From the Assistant Principal

Pivot Student Perception Survey 

This year as part of our professional development program staff had been offered the opportunity to engage in one of four pathways to measure teacher effectiveness. This is a part of our ongoing commitment to improving teacher effectiveness. One of the pathways offered includes the use of the Pivot Perception Survey, a statistically reliable and valid survey that reflects the Australian Teaching Standards. The introduction of the Pivot Tool is closely aligned with our Annual Improvement Plan, which identifies our commitment to improving student voice in relation to their learning. 

There is strong evidence to suggest that meaningful feedback provides value for the whole community. Most specifically it is expected to provide valuable insights for teachers which in turn will allow them to better meet the needs of their students. This initiative is part of our commitment to giving students a voice in relation to their learning. Research published by Pivot reports that when students have the opportunity to provide feedback and teachers respond to this accordingly the benefits are far reaching and include students: 

  • feel more connected
  • work harder 
  • are more engaged 
  • set higher goals 
  • persevere more 
  • have more positive relationships with their teachers

The survey, consisting of 25 questions will be administered in class time in between July 30 and August 11 to nominated classes across Years 7-11, by participating teachers. The survey will be completed anonymously and at no time will any data be collected that identifies a particular student. Results will be confidential to the individual teacher and are not related to any form of appraisal but rather are designed to affirm staff for those strategies considered to be effective by their students and provide direction for staff who continually seek improvement in the best interests of your daughters. Teachers will have the opportunity to review their practice and implement strategies to improve their effectiveness which will be measured again with the second round of the Pivot survey early in Term 4. 

 

Tell Them From Me Survey 

In weeks 4 -6 of Term 3 we will be asking all members of our community, namely teachers, students and parents to complete a system wide survey that measures areas of school effectiveness considered integral to student success. Sydney Catholic Schools requests participation in this survey as a way of benchmarking across the system. The survey addresses 8 key areas:

  1. Leadership
  2. Collaboration
  3. Data informed practice 
  4. Learning Culture
  5. Teaching strategies 
  6. Technology
  7. Inclusivity and
  8. Community involvement  

You will receive further information relating to this survey, including a link in the coming weeks. Your support in completing this survey is greatly appreciated and provides an excellent opportunity for you to provide us with your feedback.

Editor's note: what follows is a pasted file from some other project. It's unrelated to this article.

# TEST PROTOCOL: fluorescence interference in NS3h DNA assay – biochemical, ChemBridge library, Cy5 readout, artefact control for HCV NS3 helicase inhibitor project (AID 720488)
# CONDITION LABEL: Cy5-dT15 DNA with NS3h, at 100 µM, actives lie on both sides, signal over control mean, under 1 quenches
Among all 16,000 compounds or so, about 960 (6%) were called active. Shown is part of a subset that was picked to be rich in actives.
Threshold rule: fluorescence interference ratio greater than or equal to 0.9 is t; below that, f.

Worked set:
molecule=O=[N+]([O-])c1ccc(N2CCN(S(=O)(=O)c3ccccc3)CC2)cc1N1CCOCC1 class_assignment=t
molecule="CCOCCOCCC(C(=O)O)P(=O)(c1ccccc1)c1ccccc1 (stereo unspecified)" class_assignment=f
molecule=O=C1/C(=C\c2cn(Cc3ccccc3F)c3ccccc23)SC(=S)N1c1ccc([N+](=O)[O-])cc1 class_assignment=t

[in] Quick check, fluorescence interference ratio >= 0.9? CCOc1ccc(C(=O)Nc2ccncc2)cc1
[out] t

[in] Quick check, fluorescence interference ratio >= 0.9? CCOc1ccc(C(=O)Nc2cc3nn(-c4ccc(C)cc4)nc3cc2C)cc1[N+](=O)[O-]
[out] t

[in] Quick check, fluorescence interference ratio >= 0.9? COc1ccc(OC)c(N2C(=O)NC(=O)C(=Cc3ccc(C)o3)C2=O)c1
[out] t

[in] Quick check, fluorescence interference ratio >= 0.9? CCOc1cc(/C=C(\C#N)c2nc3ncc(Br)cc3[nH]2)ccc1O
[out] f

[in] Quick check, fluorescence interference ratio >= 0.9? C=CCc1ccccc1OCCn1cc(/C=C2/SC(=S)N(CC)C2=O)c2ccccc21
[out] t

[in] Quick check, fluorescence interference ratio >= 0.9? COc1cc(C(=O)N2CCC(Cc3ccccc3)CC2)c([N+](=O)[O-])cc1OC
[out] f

School Photos 

As you are aware we were pleased to reschedule school photo day to Friday July 31st to allow us to include group photos. Families are encouraged to pre order their photos and sibling photos at www.advancedlife.com.au using the code HZC FK4 YXH. A reminder that as always girls whose hair is below their shoulder must have their hair tied up, only one pair of earrings are permitted and these should be worn in the lowest part of the earlobe. Similarly girls are not permitted to wear makeup for the photos. Your support in this matter is greatly appreciated. 

 

Pedestrian Safety  

The NSW Department of Road Safety reminds of just how easy it is to become complacent about safety, especially on a familiar route such as travelling to and from school. A failure to pay attention and be mindful of your surroundings can result in serious injury. At the end of last term I was concerned by the lack of attention and care taken by students crossing both Forest and Croydon Roads, particularly at the end of the school day, when many are in a hurry.  Of particular concern was the number of girls on mobile phones, with headphones or airpods, seemingly unaware of others around them, oncoming traffic or the dangers of crossing against the lights. In order to make safe and responsible decisions it is important that the girls give their fullest attention to crossing safely. Of additional concern were the number of girls crowding on the edge of the kerb instead of waiting patiently for the first group to cross. 

The NSW Department of Road Safety suggests that anyone crossing the road should: 

  • Look carefully before crossing. Just because someone else decides to cross, doesn’t mean it’s safe for you
  • Unplug your earphones and put away your phone
  • Never assume that an approaching vehicle can see you, or will stop for you – wait until all vehicles have stopped before you step off the kerb
  • Avoid crossing between parked cars or at the front or back of buses and large vehicles
  • At intersections, check for turning vehicles before you leave the kerb, and while you are crossing the road
  • Always use pedestrian crossings
  • Wait for the walk signal
  • At traffic lights, don’t enter the road if vehicles are moving through the crossing or if the red don’t walk signal shows.

Families are encouraged to discuss with their daughters the importance of being more mindful when leaving the College at the end of the school day, conscious of the safety of all using both the footpaths and the roads. 

 

 

Jodie Hughes

Assistant Principal